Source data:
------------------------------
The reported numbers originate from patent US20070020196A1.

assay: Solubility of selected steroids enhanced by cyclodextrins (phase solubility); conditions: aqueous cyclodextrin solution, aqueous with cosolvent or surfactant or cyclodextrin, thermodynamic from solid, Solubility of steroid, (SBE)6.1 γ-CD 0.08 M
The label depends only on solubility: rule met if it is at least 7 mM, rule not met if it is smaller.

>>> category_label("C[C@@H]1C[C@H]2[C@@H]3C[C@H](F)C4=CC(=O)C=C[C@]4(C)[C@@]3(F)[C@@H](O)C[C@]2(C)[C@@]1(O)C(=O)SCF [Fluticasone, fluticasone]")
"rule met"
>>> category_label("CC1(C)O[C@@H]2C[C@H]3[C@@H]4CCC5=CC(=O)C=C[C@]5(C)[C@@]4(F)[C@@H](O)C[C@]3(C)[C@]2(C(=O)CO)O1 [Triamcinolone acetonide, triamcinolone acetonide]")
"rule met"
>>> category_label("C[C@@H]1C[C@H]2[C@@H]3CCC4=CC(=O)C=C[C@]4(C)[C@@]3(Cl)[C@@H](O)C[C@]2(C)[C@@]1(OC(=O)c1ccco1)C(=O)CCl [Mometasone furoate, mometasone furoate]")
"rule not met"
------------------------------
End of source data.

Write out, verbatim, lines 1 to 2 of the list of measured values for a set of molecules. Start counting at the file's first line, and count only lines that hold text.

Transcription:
The reported numbers originate from patent US20070020196A1.

assay: Solubility of selected steroids enhanced by cyclodextrins (phase solubility); conditions: aqueous cyclodextrin solution, aqueous with cosolvent or surfactant or cyclodextrin, thermodynamic from solid, Solubility of steroid, (SBE)6.1 γ-CD 0.08 M